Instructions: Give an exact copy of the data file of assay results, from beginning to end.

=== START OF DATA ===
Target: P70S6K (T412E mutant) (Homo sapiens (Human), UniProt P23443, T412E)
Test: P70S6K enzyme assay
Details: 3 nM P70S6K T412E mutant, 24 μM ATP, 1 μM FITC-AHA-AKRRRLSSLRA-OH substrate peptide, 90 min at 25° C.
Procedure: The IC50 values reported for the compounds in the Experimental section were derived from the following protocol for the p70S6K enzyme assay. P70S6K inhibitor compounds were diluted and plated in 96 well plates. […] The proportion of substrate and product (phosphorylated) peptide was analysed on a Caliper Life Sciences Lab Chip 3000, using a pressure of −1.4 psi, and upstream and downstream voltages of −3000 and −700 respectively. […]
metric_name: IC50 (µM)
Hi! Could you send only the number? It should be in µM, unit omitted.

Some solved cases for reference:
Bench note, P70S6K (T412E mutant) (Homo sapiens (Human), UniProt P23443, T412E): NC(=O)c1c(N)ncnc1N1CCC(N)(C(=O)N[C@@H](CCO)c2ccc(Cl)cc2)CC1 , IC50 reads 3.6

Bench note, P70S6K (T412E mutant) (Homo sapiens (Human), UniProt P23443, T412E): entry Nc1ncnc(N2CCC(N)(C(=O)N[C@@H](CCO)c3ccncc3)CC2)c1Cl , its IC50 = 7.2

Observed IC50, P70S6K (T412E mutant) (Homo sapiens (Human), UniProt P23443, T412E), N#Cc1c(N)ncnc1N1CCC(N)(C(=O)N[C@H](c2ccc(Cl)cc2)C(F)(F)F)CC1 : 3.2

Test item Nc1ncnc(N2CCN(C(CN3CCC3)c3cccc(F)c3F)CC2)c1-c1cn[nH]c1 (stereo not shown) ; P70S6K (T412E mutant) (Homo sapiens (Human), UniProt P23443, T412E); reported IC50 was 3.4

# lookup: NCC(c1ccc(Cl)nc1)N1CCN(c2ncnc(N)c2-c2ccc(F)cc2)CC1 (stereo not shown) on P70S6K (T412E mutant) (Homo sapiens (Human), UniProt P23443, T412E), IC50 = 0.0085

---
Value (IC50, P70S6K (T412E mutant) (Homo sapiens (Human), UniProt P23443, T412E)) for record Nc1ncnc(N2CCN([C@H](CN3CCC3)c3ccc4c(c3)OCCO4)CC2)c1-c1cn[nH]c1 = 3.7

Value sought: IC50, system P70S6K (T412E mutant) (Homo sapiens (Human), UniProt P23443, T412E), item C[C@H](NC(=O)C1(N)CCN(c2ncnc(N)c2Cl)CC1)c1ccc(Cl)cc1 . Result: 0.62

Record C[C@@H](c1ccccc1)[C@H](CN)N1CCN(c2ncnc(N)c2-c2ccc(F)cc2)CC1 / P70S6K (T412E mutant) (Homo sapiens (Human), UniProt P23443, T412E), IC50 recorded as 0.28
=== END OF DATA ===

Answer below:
Target: P70S6K (T412E mutant) (Homo sapiens (Human), UniProt P23443, T412E)
Test: P70S6K enzyme assay
Details: 3 nM P70S6K T412E mutant, 24 μM ATP, 1 μM FITC-AHA-AKRRRLSSLRA-OH substrate peptide, 90 min at 25° C.
Procedure: The IC50 values reported for the compounds in the Experimental section were derived from the following protocol for the p70S6K enzyme assay. P70S6K inhibitor compounds were diluted and plated in 96 well plates. […] The proportion of substrate and product (phosphorylated) peptide was analysed on a Caliper Life Sciences Lab Chip 3000, using a pressure of −1.4 psi, and upstream and downstream voltages of −3000 and −700 respectively. […]
metric_name: IC50 (µM)
Hi! Could you send only the number? It should be in µM, unit omitted.

Some solved cases for reference:
Bench note, P70S6K (T412E mutant) (Homo sapiens (Human), UniProt P23443, T412E): NC(=O)c1c(N)ncnc1N1CCC(N)(C(=O)N[C@@H](CCO)c2ccc(Cl)cc2)CC1 , IC50 reads 3.6

Bench note, P70S6K (T412E mutant) (Homo sapiens (Human), UniProt P23443, T412E): entry Nc1ncnc(N2CCC(N)(C(=O)N[C@@H](CCO)c3ccncc3)CC2)c1Cl , its IC50 = 7.2

Observed IC50, P70S6K (T412E mutant) (Homo sapiens (Human), UniProt P23443, T412E), N#Cc1c(N)ncnc1N1CCC(N)(C(=O)N[C@H](c2ccc(Cl)cc2)C(F)(F)F)CC1 : 3.2

Test item Nc1ncnc(N2CCN(C(CN3CCC3)c3cccc(F)c3F)CC2)c1-c1cn[nH]c1 (stereo not shown) ; P70S6K (T412E mutant) (Homo sapiens (Human), UniProt P23443, T412E); reported IC50 was 3.4

# lookup: NCC(c1ccc(Cl)nc1)N1CCN(c2ncnc(N)c2-c2ccc(F)cc2)CC1 (stereo not shown) on P70S6K (T412E mutant) (Homo sapiens (Human), UniProt P23443, T412E), IC50 = 0.0085

---
Value (IC50, P70S6K (T412E mutant) (Homo sapiens (Human), UniProt P23443, T412E)) for record Nc1ncnc(N2CCN([C@H](CN3CCC3)c3ccc4c(c3)OCCO4)CC2)c1-c1cn[nH]c1 = 3.7

Value sought: IC50, system P70S6K (T412E mutant) (Homo sapiens (Human), UniProt P23443, T412E), item C[C@H](NC(=O)C1(N)CCN(c2ncnc(N)c2Cl)CC1)c1ccc(Cl)cc1 . Result: 0.62

Record C[C@@H](c1ccccc1)[C@H](CN)N1CCN(c2ncnc(N)c2-c2ccc(F)cc2)CC1 / P70S6K (T412E mutant) (Homo sapiens (Human), UniProt P23443, T412E), IC50 recorded as 0.28